"All That Breathes" Review: Connected by the Same Air
In the midst of the chaos of New Delhi, two brothers are dedicated to saving birds affected by pollution. This is our review of "Everything That Breathes," nominated for an Oscar for Best Documentary and available on HBO Max.
LatinAmerican Post | Juan Andrés Rodríguez
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In the midst of the chaos of New Delhi, two brothers are dedicated to saving birds impacted by pollution. Their work invites us to reflect on the connection of humans with the environment and their different ways of life. This is our review of "All That Breathes", nominated for an Oscar for Best Documentary and available on HBO Max.
Cities have been conceived as the antithesis of nature, spaces where a person believes that can control the flow of life. But, in reality, that person is submerged in a chaos of its own behavior that makes that person feel alienated from its environment and those around itself. In reality, we are still connected to all beings, in subtle and imperceptible ways, and these connections are fundamental to our existence.
This is the essence of "All That Breathes", one of the 2023 Oscar nominated documentaries. In his second film, director Shaunak Sen presents the work of brothers Nadeem and Saud, who for more than 20 years have dedicated themselves to rescue and rehabilitation of birds in New Delhi, particularly the black kite. Growing up, the brothers would watch their relatives feed the kites, following the Muslim belief that the birds would take away their troubles. Now they witness how these birds fall from the polluted sky of the city and courageously redouble their efforts in their mission to save them in the midst of an increasingly hostile environment.
With astonishing photography and mesmerizing editing, Sen manages to configure a story that highlights man's relationships with nature in urban spaces and finds beauty in the midst of decadence thanks to the work of the Nadeem and Saud team.
The Flow of Life
The film opens with a sequence shot in a New Delhi garbage dump. It's night, the streetlights slowly come into focus and the camera subtly pans to the ground, where a pack of rats feeds on the debris. This scene, which due to its elements could be associated with the disgusting, is strangely beautiful. With fluency, he manages to highlight each part of this landscape and the interconnectivity between all beings, building a metaphor of the city as an organism.
Animals and subjects adapt to changes, articulating to the flow of life. The kites feed on the mountains of garbage on the outskirts of the city, thus combating the accumulation that results from excessive human consumption. The brothers come up with ways to care for the birds in the precarious basement of their home, which floods easily and loses light in the midst of surgeries. Both resist the hostility of an environment that persists on its way to self-destruction.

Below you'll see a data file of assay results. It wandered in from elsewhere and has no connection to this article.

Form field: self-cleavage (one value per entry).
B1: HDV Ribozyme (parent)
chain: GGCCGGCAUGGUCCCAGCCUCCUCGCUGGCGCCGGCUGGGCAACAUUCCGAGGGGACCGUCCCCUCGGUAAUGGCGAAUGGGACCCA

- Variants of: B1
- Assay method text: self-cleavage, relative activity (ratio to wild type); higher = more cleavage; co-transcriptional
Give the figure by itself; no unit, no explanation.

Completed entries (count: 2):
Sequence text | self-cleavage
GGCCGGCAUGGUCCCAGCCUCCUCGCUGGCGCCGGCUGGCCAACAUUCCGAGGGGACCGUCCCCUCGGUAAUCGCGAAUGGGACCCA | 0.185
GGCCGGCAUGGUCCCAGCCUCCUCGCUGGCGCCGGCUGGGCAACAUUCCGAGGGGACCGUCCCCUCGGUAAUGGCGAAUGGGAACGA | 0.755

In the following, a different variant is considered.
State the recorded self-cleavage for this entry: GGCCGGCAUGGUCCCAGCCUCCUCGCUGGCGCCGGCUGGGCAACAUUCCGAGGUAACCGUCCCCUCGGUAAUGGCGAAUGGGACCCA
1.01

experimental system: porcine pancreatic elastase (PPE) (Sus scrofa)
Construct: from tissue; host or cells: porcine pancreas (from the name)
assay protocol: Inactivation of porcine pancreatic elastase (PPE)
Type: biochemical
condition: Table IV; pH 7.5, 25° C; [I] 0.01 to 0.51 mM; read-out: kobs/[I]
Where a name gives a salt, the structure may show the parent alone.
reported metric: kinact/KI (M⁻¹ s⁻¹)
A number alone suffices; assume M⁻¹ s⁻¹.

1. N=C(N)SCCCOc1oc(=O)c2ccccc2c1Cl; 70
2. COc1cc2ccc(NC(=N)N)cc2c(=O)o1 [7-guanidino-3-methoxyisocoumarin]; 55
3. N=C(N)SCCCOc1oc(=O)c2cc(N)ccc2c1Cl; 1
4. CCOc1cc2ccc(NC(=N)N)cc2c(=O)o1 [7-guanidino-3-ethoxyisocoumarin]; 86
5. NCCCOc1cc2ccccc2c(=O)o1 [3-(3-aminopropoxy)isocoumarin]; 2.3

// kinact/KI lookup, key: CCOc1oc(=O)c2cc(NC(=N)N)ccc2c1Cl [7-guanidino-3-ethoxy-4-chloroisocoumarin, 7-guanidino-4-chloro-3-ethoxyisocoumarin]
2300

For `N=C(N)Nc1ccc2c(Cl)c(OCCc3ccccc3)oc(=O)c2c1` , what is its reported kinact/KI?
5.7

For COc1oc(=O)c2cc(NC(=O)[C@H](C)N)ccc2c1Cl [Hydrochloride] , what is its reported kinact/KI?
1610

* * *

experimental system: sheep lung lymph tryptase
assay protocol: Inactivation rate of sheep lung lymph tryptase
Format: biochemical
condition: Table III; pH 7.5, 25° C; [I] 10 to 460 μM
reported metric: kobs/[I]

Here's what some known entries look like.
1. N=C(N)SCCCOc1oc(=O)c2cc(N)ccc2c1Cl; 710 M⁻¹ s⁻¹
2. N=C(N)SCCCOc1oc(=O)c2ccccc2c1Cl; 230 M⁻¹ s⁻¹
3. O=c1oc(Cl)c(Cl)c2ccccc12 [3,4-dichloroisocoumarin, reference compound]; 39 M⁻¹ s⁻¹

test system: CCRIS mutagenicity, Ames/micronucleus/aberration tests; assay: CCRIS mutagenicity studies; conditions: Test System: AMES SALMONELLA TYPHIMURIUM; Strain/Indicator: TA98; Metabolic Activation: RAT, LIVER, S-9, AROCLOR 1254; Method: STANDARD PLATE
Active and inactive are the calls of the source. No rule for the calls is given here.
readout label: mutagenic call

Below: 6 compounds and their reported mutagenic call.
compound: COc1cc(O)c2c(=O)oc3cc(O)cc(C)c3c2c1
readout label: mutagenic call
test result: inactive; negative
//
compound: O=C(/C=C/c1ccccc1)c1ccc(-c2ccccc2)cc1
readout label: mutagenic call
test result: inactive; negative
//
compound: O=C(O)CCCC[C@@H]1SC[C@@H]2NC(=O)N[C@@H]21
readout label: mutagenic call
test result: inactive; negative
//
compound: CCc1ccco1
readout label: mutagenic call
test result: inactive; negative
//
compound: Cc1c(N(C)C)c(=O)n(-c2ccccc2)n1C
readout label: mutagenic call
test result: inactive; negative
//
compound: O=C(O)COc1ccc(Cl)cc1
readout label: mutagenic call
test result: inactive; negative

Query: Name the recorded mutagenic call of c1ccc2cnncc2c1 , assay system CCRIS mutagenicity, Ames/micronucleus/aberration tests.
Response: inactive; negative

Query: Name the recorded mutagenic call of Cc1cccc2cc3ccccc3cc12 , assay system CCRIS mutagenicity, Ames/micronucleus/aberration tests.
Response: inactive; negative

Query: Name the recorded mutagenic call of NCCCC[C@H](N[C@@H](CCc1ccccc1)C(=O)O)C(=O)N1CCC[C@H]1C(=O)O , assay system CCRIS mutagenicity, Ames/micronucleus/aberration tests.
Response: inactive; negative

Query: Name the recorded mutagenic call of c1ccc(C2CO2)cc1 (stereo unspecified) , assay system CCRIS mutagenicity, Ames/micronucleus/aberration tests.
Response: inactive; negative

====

The documentary has a melodic quality thanks to leisurely editing. Long takes abound that invite you to examine the scene, like a controlled breath, to become aware of the environment. The scenes whose focus changes to detail each element of the shot, from the sky to an insect, stand out and highlight the relationships that form the world. This creates a deliberately slow pace, which is captivating, but with repetitive and therefore boring moments.
This problem is solved in the second half, when the environmental problem is intertwined with personal and social conflicts. The siblings' passion for their work creates a very strong bond, which increases their frustration at the scarcity of resources. It provokes discussions and the solutions are priced at distance. In addition, there is an underlying tension due to the persecution of the Muslim minority by Hindu nationalists, who confront the integrity of themselves and their families with the continuity of the work that gives meaning to their lives.
Also read: These Are the Documentaries Nominated for the 2023 Oscars. How to Watch Them?
Beauty in Decay
In the middle of a decadent neighborhood, with a battered street, is the home of the brothers, which functions as an operations center. Its walls are poorly painted, the rooms are overcrowded, and the basement where they attend to the birds barely has space for their computers and instruments. This does not prevent them from fulfilling their mission, which they execute with such delicacy that it equals the happiness of an artist.
This makes the film's photography one of its most memorable aspects of the film. Whether it's a garbage pile in which animals seek refuge or shots of flocks of kites soaring through the sky over New Delhi, which Nadeem describes as if they were swimming in the sky, every frame captures breathtaking beauty. It's a technical aspect that deserved more recognition in awards season. This absence or invisibility accounts for the limitations of the institutions that award prizes and their preference for the conventions of the genre and the conception of the documentary more as a journalistic product of denunciation than a sample of cinematographic art.
"All That Breathes” pays tribute to the incessant work of a family to combat the hostility with which we as a species treat other forms of life. The flow of his images reminds us that humans are part of an ecosystem, even in the concrete jungles we build to distance ourselves. Taking care of others is also taking care of ourselves, because there is an intrinsic brotherhood with all living things by sharing the same air.